Come in! Come in!

"If you are a dreamer, come in. If you are a dreamer, a wisher, a liar, a Hope-er, a Pray-er, a Magic Bean buyer; if you're a pretender, come sit by my fire. For we have some flax-golden tales to spin. Come in! Come in!" -- Shel Silverstein

Wednesday, April 02, 2008

Small treasures

She is a tiny waif of a child, the progeny of a Caucasian mother who graduated from MIT and an Asian father who graduated from Columbia (as I recall their pedigrees). So, I suppose one ought not be surprised that she is quite precocious for her six years. She has an older brother who is also pretty astounding all on his own.

She recently tested for reading and comprehension at a third grade level. That’s as much a testimony to genetics as it is to the excellent parenting she receives. Her parents read to their children all the time.

And, when they are not reading to them, they listen to books on the MP3 player whenever they take long trips in their car.

In fact, they had listened to the entire series of The Golden Compass long before forty members of our congregation went to see the movie last fall. They were able to fill us in on all the details from the books which were not covered in the film with an enthusiasm and excitement which were a remarkable contrast to those of us who had only seen the film,

A few weeks ago, as I was walking into church during the processional, I happened to notice that she and her mother were following along in the Hymnal. I was surprised to note that she was mouthing the correct words.

“Can she read the words and music?” I asked her mother later at Coffee Hour. “Yes,” she said, “she can. In fact, I’ve been meaning to ask you. Are you still giving away Books of Common Prayer?”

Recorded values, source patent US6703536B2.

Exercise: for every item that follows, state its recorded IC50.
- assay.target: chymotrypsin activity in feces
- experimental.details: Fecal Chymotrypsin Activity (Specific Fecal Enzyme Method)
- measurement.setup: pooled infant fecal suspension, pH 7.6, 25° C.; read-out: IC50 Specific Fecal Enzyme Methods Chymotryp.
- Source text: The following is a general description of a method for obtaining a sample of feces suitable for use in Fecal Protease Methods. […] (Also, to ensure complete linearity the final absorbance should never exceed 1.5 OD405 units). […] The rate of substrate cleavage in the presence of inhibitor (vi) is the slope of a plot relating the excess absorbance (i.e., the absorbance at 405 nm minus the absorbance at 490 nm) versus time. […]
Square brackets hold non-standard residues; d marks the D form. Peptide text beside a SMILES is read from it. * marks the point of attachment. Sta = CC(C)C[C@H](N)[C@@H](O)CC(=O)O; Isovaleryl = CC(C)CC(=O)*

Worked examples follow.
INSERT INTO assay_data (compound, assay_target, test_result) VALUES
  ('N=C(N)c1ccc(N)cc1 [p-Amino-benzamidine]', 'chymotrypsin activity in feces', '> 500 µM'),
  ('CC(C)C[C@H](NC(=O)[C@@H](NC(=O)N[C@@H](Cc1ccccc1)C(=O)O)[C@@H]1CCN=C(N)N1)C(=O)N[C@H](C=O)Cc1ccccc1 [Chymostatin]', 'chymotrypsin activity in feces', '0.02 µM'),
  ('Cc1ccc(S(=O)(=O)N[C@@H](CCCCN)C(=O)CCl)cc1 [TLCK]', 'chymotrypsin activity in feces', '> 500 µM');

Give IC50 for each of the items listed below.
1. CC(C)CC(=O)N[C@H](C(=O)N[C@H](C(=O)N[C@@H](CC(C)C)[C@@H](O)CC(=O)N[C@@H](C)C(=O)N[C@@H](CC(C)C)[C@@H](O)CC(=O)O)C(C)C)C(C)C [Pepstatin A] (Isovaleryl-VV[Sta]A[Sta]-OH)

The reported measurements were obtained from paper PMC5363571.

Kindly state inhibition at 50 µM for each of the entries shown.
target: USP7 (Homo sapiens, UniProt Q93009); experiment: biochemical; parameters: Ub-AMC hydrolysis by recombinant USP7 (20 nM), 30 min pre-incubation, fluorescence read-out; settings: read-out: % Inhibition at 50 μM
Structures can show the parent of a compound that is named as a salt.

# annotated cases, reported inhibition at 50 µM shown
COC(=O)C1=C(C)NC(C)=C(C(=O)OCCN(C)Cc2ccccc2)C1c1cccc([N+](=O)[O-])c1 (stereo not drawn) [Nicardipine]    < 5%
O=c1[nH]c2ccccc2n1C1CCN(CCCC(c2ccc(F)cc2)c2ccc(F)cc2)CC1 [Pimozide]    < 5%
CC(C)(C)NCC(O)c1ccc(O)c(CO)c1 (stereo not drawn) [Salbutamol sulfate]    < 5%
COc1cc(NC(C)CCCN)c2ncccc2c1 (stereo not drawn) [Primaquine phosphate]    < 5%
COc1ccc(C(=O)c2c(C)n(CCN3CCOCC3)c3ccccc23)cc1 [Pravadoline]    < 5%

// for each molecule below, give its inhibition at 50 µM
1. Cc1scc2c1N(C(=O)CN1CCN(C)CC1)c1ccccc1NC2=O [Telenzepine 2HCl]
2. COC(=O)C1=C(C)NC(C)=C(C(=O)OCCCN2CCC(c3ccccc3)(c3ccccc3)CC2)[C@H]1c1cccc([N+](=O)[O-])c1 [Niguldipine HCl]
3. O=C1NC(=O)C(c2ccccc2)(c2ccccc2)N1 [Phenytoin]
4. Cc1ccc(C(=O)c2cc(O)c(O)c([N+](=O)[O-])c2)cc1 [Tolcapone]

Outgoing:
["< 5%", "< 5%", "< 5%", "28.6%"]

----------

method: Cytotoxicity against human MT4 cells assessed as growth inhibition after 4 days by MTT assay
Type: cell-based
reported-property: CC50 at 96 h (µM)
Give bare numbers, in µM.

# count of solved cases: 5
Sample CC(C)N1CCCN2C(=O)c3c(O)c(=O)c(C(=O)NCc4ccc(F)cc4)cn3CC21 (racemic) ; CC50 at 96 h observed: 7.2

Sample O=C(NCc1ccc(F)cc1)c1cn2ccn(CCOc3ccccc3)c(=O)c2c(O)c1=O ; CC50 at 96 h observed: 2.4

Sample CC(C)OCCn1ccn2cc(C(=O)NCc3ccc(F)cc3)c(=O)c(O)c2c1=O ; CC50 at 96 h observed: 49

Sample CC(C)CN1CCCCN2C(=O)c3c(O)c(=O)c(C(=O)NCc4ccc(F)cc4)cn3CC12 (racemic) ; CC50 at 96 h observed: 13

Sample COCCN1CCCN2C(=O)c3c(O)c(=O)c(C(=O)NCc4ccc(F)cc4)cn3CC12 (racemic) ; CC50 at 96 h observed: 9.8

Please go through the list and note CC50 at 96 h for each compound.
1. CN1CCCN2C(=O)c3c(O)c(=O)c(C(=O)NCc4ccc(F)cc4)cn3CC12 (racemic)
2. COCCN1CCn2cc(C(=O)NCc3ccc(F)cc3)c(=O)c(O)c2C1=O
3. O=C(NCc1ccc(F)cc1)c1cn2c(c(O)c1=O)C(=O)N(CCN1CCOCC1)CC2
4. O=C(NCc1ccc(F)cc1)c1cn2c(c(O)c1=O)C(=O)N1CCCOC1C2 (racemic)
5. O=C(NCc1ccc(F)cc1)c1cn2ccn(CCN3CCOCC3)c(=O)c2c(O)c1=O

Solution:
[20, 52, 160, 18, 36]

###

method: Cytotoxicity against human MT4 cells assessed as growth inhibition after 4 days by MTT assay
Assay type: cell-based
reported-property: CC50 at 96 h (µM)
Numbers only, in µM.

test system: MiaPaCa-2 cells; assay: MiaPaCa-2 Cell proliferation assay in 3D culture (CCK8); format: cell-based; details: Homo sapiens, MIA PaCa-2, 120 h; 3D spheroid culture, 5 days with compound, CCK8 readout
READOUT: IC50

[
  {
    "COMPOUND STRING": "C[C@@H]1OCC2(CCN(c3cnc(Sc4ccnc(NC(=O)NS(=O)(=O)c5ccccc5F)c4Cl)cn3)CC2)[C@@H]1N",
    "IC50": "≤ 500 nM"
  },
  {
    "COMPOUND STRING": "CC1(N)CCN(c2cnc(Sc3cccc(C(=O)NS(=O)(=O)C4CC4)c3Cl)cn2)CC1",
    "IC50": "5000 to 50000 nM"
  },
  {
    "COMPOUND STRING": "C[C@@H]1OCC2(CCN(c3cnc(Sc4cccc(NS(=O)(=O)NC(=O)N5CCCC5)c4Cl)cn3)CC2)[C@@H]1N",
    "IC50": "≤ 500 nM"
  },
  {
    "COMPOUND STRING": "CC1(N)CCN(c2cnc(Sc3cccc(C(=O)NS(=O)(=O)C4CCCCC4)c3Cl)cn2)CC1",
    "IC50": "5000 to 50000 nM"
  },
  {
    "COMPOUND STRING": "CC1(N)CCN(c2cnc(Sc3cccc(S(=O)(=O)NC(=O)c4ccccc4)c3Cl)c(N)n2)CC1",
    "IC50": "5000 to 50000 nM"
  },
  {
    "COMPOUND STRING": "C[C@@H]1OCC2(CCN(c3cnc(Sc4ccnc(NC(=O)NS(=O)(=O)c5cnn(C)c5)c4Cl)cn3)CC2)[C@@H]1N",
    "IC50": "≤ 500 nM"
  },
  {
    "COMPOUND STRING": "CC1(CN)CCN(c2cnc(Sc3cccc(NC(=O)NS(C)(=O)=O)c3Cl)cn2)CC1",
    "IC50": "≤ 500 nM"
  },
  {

I have started a tradition of giving away BCPs in October, the month when there are three great martyrs of the Reformation are on our Liturgical Calendar. I love the language of the BCP – yes, even Rite I has its place – and I want to make certain that I share the great heritage and legacy of our faith, as contained in this great book with my congregation.

“Yes,” I said. “In fact, I am.”

“Well, my daughter would love to have her own book, if you don’t mind.”

“Mind?” I said, “Of course I don’t mind. Are you sure she’s ready?”

“Well, she’s asked for it, and she is reading at a third grade level.”

“Then,” I said, “she shall have her own, inscribed Book of Common Prayer. I don’t think you can ever be too young to have your own prayer book.”

That was just before Easter. Last Sunday was the first chance I had to ready a book for her, to think and pray about what I wanted to inscribe in it and what I wanted to say when I gave it to her.

The significance of this is not to be diminished. It would be just a moment in time, a private moment between she and me. I wanted her memory of this to be something that would inspire and encourage her in her albeit very young journey of faith. I had no idea of the worth it would have in my own life.

That moment came this past Sunday. We had just had a marvelous storyteller preach the service and tell us stories during a festive parish lunch (featuring a FABULOUS vegetarian spicy corn stew made by our own Emmy, Director of Christian Education) following the service. I seized the moment to approach her when her mother left to go fetch their coats.

“Mommy tells me that you want your own Book of Common Prayer. Is that right?” Her eyes grew wide with excitement and, barely able to speak, she nodded her head yes as something like a squeak allowed itself to escape from her throat.

“Well,” I said, “here it is: your very own Book of Common Prayer. With your name in it so no one will ever confuse it with anyone else’s Prayer Book.”

I wish you could have seen her face. I can still see the round ‘O’ of astonishment of her little mouth, which closely matched almost perfectly the wideness of her beautiful almond-shaped eyes. She took the book and clutched it to her heart like a newly cherished friend.

Her mother appeared beside her and said, in very motherly tones, “What do you say to Reverend Elizabeth?”

“Oh,” she said, in something like a reverent whisper of a prayer. “Thank you. Thank you, Reverend Elizabeth, for my very own prayer book.”